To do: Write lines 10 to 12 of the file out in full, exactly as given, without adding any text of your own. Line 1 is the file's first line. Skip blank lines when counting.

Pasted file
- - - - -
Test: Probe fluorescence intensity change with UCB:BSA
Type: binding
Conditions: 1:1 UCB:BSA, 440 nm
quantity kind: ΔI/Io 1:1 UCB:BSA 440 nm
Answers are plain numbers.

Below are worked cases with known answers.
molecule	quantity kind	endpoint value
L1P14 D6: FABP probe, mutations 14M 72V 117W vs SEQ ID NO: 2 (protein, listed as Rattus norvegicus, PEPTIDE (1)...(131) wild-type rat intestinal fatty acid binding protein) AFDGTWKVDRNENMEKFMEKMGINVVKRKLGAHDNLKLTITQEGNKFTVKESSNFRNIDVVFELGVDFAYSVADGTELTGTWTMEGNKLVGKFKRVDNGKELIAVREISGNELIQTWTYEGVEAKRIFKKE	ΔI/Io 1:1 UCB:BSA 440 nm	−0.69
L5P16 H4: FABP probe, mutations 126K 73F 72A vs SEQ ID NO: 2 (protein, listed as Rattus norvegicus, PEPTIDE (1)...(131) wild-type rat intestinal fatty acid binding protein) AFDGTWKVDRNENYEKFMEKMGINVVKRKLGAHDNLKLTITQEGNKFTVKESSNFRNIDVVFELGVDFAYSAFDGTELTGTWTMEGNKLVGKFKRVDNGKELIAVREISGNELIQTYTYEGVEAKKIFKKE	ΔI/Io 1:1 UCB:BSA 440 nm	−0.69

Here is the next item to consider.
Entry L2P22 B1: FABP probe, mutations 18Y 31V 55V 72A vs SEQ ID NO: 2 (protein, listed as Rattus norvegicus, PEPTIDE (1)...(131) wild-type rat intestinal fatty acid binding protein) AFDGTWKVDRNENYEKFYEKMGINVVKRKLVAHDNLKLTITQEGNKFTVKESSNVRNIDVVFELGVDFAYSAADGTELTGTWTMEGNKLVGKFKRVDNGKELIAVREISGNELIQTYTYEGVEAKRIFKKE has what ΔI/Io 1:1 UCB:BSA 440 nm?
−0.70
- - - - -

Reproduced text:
Here is the next item to consider.
Entry L2P22 B1: FABP probe, mutations 18Y 31V 55V 72A vs SEQ ID NO: 2 (protein, listed as Rattus norvegicus, PEPTIDE (1)...(131) wild-type rat intestinal fatty acid binding protein) AFDGTWKVDRNENYEKFYEKMGINVVKRKLVAHDNLKLTITQEGNKFTVKESSNVRNIDVVFELGVDFAYSAADGTELTGTWTMEGNKLVGKFKRVDNGKELIAVREISGNELIQTYTYEGVEAKRIFKKE has what ΔI/Io 1:1 UCB:BSA 440 nm?
−0.70